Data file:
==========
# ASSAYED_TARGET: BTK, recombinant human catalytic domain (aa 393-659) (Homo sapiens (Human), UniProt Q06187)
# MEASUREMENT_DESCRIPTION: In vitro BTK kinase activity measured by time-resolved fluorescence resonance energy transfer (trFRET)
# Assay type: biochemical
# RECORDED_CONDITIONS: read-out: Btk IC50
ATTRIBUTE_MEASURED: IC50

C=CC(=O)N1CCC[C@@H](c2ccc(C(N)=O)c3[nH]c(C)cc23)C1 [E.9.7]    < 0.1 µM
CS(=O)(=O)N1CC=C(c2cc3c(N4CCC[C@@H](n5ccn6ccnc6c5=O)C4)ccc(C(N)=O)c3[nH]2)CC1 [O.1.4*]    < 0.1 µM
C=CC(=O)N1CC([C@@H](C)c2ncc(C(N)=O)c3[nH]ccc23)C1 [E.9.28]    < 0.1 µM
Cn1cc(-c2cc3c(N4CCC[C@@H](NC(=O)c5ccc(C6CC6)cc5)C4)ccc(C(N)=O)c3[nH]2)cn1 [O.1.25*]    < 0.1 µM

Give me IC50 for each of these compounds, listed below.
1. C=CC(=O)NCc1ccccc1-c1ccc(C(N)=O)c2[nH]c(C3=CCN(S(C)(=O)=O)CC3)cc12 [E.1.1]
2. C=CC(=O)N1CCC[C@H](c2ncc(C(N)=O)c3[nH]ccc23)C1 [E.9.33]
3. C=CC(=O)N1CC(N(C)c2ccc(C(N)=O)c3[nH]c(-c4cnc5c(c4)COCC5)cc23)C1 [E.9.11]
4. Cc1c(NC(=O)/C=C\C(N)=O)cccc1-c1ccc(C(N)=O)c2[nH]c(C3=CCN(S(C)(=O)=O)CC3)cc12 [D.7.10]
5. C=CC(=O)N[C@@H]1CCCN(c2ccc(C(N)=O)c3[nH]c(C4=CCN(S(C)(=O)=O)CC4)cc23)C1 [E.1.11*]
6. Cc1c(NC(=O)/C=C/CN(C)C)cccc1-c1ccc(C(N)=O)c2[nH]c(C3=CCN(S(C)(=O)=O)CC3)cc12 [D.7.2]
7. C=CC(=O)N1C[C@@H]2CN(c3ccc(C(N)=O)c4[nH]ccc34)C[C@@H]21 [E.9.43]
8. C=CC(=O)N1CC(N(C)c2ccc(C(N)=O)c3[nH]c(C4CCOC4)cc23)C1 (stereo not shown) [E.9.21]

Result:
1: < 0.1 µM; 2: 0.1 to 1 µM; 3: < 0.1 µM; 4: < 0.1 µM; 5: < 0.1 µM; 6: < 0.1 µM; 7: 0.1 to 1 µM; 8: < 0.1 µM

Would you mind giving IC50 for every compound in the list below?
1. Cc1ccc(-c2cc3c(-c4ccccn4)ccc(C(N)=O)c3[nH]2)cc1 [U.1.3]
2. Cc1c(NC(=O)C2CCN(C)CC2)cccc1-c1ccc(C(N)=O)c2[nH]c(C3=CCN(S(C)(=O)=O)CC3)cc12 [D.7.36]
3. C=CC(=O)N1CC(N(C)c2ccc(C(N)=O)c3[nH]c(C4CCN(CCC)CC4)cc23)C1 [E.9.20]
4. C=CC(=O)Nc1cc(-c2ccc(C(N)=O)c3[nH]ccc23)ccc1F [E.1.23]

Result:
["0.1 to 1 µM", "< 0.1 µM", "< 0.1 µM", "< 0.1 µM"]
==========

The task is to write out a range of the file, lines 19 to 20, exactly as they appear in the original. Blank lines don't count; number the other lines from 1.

Result:
1: < 0.1 µM; 2: 0.1 to 1 µM; 3: < 0.1 µM; 4: < 0.1 µM; 5: < 0.1 µM; 6: < 0.1 µM; 7: 0.1 to 1 µM; 8: < 0.1 µM